As Rollerball was the first major film to credit its stunt performers by name, it could be argued that an appreciation for stunt work in Hollywood starts with the on-screen carnage featured here in this wild production of spills, thrills, and kills.  The action in the rink is bloody and raw and, as it happens quite quickly going round and round in the rink, truly something unique to witness on the screen.

Rollerball, in which the sport of Roller Derby goes full contact and batshit crazy, makes its way onto blu-ray courtesy of Twilight Time.  Their release is limited to 3000 units, so grab yours from the rink’s floor quickly...before the guy behind you flips you out of the rink.

Rollerball (1975) - Blu-ray Review

MPAA Rating: R.
Runtime:
125 mins
Director
: Norman Jewison
Writer:
William Harrison
Cast:
James Caan, John Houseman, Maud Adams
Genre
: Action
Tagline:
The next World War will not be fought. It will be PLAYED.
Memorable Movie Quote: "Ladies and gentlemen, will you stand please for the playing of our Corporate Hymn."
Theatrical Distributor:
United Artists
Official Site:
Release Date:
June 25, 1975
DVD/Blu-ray Release Date:
June 14, 2016
Synopsis: Rollerball (1975) posits a dystopian future (2018!) in which war has been replaced by the titular game, a gladiatorial spectacle of violence that helps keep the global populace entertained and anesthetized. Director Norman Jewison and writer William Harrison further give us an athletic champion, Jonathan E (the great James Caan), whose individual expertise defeats the worldwide corporate leadership’s design: to emphasize the futility of individual effort. Corporate bigwigs (icily incarnated by John Houseman) need Jonathan to retire, but Jonathan begins to have his own dangerous ideas.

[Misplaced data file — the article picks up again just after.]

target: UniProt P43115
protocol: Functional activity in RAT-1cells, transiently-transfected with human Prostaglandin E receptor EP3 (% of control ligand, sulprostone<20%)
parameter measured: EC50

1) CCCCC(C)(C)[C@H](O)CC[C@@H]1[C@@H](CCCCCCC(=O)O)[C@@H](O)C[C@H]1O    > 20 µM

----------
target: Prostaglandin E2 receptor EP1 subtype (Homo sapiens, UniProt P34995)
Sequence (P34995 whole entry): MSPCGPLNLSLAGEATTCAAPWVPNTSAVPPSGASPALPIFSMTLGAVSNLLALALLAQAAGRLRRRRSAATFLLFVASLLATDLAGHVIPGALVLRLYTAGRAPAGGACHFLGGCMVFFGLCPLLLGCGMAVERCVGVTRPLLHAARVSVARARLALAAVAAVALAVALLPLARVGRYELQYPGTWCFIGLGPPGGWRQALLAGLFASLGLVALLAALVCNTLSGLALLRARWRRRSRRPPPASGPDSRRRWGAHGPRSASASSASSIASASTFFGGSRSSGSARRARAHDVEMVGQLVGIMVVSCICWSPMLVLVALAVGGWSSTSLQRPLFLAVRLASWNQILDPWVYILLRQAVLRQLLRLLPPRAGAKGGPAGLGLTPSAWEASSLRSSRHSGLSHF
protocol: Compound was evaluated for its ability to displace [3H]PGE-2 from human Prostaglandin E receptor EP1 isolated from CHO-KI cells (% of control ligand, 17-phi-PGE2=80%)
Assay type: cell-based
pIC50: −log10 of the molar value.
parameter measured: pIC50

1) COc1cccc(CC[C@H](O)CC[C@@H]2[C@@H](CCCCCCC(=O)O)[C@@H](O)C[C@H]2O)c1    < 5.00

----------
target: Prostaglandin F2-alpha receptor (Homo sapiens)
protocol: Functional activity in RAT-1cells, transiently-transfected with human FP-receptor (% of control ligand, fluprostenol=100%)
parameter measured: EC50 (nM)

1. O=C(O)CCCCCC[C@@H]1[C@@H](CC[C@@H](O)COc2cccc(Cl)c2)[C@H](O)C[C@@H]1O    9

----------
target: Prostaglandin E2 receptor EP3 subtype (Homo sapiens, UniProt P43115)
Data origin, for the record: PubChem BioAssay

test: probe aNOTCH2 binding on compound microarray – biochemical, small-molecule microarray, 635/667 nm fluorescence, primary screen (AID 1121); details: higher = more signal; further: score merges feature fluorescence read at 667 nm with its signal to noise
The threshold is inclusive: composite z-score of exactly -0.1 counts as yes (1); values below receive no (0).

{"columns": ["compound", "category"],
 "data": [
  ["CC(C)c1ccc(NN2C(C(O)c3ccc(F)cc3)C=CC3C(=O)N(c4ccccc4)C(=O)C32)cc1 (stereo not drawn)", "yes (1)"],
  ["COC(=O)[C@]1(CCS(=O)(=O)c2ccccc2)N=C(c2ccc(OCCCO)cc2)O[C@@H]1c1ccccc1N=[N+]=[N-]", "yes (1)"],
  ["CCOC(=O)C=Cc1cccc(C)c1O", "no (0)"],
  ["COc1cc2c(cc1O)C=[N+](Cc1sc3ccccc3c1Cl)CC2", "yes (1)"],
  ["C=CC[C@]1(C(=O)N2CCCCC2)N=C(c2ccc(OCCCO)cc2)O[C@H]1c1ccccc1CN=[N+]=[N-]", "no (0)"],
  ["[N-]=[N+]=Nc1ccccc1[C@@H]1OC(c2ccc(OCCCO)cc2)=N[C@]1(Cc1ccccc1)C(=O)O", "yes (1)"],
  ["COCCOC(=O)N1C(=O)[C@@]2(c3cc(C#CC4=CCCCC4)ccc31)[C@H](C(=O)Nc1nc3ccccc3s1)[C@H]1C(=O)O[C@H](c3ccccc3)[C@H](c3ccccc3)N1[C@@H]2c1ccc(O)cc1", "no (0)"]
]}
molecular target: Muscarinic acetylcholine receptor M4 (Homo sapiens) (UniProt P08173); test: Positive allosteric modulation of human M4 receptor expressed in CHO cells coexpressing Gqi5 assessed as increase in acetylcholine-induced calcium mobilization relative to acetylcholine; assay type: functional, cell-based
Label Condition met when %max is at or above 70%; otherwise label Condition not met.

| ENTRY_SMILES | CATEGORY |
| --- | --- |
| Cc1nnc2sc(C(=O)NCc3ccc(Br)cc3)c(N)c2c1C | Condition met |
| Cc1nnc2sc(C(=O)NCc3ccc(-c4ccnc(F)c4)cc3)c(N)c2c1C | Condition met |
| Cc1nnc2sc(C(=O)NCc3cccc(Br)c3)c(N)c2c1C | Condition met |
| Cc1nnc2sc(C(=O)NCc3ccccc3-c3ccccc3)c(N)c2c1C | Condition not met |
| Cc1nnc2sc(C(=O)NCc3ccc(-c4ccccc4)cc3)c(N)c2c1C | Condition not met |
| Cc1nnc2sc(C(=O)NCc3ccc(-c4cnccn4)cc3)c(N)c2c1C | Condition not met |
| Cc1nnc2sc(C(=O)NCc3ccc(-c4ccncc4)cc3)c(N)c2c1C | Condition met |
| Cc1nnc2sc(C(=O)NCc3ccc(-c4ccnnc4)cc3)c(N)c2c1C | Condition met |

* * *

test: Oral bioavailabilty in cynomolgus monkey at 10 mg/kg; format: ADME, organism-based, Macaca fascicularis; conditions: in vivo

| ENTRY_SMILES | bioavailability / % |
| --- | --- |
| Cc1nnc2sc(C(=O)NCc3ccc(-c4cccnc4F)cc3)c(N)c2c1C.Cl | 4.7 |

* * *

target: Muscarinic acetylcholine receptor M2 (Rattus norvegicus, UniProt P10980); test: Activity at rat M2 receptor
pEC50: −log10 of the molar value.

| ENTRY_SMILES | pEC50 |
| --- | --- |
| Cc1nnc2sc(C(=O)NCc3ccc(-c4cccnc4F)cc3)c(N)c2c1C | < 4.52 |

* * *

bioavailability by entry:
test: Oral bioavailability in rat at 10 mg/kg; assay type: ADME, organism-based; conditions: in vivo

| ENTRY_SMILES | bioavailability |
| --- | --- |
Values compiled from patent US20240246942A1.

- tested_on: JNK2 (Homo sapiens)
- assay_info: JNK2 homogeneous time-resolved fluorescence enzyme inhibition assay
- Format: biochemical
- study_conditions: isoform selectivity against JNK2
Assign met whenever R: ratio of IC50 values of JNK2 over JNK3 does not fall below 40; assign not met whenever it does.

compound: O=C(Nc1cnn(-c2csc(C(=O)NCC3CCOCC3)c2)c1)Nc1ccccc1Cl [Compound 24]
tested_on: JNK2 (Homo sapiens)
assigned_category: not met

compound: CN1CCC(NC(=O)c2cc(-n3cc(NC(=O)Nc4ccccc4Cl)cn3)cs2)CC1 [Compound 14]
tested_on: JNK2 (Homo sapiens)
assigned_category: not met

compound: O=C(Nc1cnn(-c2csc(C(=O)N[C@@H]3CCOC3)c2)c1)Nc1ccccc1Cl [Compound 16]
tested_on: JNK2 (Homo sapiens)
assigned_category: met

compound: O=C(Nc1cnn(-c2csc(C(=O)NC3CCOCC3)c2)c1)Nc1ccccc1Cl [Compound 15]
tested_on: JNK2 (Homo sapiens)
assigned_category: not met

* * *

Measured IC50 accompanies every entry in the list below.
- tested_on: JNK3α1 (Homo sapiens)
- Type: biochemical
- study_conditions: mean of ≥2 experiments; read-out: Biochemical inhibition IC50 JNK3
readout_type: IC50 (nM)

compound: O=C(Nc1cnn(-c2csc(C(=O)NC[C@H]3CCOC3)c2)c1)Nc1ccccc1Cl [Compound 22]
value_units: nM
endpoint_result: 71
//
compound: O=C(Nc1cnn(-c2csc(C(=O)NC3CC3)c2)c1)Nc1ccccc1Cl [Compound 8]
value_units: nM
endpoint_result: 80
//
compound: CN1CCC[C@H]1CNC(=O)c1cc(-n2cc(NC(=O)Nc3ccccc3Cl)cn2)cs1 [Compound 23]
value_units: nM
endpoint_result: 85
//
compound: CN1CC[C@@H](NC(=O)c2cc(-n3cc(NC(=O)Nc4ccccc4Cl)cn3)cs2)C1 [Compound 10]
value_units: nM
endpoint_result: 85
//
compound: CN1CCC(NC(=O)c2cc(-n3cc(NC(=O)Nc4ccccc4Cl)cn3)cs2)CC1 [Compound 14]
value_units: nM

Rollerball (1975) - Blu-ray Review

Blu-ray

Blu-ray Details:

Home Video Distributor: Twilight Time
Available on Blu-ray
- June 14, 2016
Screen Formats: 1.85:1
Subtitles
: English SDH
Audio:
English: DTS-HD Master Audio 5.1; English: DTS-HD Master Audio Mono; Music: DTS-HD Master Audio 2.0
Discs: Blu-ray Disc; Single disc
Region Encoding: Region A

Twilight Time presents Rollerball on blu-ray with a 1080p High Definition transfer, with an aspect ration of 1.85:1, that is expressive, detailed, and saturated precisely.  Fine details are strong throughout.  Black levels are even and layered, with strong lines and a variety of shades that seem unending.  The textures in the uniforms and leather pants are bold.  Colors – with team jerseys ranging from orange to green to yellow – never pop, but they are solid.  The sound is presented in a English 5.1 DTS-HD MA that is center-heavy but has nice left and right effects throughout for a total immersive experience.

Supplements:

Commentary:

  • There are two commentaries.  The first one is with director Norman Jewison and the second one is with writer William Harrison.  Both are good listens.

Special Features:

The release is limited to 3000 copies and features a good assortment of archival supplemental items about the making of the movie.  It comes highly recommended.

  • From Rome to Rollerball: The Full Circle
  • Return to the Arena: The Making of Rollerball
  • Isolated Score Track
  • TV Spots
  • Original Theatrical Trailers

Rollerball (1975) - Blu-ray Review